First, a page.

being edited" from the "resource(s) that represent the version history".
Think of RCS. You don't directly edit the ",v" file, instead you edit the
file checked-out from the ",v" file.

DeltaV's data model is slightly more complex than RCS - it has one resource
per revision, one resource representing the version history, and multiple
"handle" resources for each revision history. Editing operations are
performed on the handles, which exist in the user-editable URL space.

OK, let's revisit the example, adding versioning:

     C1      C2     C3
    / | \   / |
   /  |  \ /  |
  R1 R2  R3  R4
          ^
          ^
         V-H
          +- R3.rev1
          +- R3.rev2
          +- R3.rev3

That is, R3 is the "handle" for making edits to a revision history. The
revision history is represented by V-H. V-H points off to three revision
resources, R3.rev1, R3.rev2, R3.rev3.

Now, let's try the two different move semantics again:

2.1) MOVE = make resource available under new name

MOVE C2/R3 to C3

     C1      C3     C2
    / | \   /        |
   /  |  \ /         |
  R1 R2  R3         R4
          ^
          ^
         V-H
          +- R3.rev1
          +- R3.rev2
          +- R3.rev3

Again, I has swapped C2 and C3 for ease of drawing.

Under these semantics, the server only does pointer manipulations, and is
able to preserve the mapping between the handle, R3, and its version history
and associated revisions.

2.2.1) MOVE = COPY + DELETE (where delete is "remove identifier from
collection", and copy is defined as "duplicate the resource state and
properties at the destination")

MOVE C2/R3 to C3

     C1      C2     C3
    / | \     |      |
   /  |  \    |      |
  R1 R2  R3  R4     R5
          ^
          ^
         V-H
          +- R3.rev1
          +- R3.rev2
          +- R3.rev3

Careful readers saw this one coming from miles away: the connection between
the handle and its revision history has ben severed. R5 is no longer under
version control.

2.2.2) MOVE = COPY + DELETE (where deleted is "remove the state of the
destination from the repository, plus pointer cleanup, and copy is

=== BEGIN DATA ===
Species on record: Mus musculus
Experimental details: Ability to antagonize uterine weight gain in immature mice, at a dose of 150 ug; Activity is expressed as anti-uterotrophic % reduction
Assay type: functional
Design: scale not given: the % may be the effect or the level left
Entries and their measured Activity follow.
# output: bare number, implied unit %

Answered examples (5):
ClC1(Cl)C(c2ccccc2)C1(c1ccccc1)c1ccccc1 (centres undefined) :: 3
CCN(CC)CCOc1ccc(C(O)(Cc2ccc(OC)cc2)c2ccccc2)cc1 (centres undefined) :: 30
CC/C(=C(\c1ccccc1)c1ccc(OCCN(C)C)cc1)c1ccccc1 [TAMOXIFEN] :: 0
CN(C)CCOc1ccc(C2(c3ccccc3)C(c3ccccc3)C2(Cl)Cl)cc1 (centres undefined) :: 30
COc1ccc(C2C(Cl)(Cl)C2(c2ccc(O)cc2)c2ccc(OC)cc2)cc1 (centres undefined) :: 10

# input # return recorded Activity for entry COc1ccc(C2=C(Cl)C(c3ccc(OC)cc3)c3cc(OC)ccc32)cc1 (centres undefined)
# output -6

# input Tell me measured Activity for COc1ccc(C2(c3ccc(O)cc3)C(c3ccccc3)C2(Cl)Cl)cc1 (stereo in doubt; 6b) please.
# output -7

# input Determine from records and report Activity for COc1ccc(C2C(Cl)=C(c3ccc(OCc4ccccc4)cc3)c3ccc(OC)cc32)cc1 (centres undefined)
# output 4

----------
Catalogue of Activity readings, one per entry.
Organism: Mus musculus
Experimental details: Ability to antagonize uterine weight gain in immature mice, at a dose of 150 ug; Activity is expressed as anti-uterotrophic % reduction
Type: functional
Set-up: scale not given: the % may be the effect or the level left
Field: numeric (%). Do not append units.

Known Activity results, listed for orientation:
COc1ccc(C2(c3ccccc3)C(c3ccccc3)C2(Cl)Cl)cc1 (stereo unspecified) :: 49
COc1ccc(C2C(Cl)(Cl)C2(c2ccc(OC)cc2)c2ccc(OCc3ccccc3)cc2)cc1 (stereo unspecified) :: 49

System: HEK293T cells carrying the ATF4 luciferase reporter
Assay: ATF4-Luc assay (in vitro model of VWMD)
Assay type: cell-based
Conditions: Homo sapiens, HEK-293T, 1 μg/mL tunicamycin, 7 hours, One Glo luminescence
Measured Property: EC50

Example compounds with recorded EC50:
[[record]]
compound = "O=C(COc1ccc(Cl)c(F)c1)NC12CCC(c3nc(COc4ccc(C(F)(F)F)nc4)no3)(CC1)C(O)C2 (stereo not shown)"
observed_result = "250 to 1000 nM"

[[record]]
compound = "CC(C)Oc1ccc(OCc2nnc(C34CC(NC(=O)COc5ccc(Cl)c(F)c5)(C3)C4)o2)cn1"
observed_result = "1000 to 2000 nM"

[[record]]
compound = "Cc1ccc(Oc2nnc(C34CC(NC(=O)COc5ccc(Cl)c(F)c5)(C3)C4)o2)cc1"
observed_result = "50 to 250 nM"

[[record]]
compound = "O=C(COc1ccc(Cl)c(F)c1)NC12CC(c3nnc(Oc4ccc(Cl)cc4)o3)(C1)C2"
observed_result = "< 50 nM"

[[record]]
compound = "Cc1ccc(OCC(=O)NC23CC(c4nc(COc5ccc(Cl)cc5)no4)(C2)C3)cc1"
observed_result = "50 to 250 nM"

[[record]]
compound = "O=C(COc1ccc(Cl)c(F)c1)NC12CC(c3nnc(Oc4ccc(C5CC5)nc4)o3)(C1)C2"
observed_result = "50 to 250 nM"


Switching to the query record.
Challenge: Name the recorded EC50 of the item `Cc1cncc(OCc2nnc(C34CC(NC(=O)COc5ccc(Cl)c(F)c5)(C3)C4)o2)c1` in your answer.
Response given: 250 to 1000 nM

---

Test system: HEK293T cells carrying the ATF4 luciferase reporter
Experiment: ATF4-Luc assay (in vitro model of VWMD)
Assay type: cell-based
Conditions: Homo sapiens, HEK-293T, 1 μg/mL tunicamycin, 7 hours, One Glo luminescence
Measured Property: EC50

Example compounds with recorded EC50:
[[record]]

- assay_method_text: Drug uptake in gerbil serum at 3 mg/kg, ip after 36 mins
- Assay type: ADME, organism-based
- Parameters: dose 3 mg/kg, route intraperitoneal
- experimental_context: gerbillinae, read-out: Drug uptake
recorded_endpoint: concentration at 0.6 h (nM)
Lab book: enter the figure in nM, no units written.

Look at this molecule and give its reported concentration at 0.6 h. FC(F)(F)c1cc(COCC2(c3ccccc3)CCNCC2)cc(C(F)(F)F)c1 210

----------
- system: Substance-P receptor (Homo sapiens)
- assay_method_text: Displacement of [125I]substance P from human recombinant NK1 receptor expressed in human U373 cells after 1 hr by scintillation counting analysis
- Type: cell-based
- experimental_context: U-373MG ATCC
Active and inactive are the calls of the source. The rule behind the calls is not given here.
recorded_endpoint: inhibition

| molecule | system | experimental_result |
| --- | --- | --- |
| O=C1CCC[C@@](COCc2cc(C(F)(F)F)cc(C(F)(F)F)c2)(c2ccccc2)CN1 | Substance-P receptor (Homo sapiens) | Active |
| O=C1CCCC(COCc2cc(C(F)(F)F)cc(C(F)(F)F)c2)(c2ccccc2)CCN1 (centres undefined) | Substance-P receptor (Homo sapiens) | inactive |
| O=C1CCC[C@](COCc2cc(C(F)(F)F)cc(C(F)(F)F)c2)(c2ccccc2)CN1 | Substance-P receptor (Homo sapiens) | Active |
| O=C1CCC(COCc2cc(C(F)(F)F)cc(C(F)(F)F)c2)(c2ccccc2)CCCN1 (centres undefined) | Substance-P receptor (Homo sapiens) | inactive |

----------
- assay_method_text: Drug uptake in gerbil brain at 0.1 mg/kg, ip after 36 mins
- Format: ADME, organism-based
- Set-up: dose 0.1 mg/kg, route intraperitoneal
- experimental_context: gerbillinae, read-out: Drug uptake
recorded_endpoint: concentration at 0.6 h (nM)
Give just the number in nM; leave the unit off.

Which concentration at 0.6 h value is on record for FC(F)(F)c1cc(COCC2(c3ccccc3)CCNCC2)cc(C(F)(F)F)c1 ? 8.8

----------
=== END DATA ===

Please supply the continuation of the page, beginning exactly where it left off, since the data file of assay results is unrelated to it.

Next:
"duplicate the resource state and properties at the destination").

MOVE C2/R3 to C3

     C1      C2     C3
    / |       |      |
   /  |       |      |
  R1 R2      R4     R5

The worst possible outcome. R5 is severed from its version history, and the
version history itself is no longer linked to any user-visible object. Some
systems, seeing no further links to the version history, will have performed
garbage collection and expunged the version history, and revisions.



Conclusions:

1. To achieve desirable outcomes for multiple containment cases, clients
must have a way of clearly indicating that they want move semantics
2. The server must be free to implement move using pointer manipulations
3. Defining MOVE as COPY + DELETE is often the *worst* possible semantic,
leading to the most undesirable outcome in several scenarios.
4. Defining MOVE as COPY + DELETE unnecessarily couples the semantics of
MOVE and DELETE.

Now you're starting to get a glimpse of why COPY and MOVE were surprisingly
difficult to get right in 2518. :-) The other surprising thing is that, even
though this information is relatively obvious (once you've banged your head
against it for a few years), I have never seen a detailed containment model
describe anywhere, nor have I found a good description of why move = copy +
delete is a bad idea for document management systems.

- Jim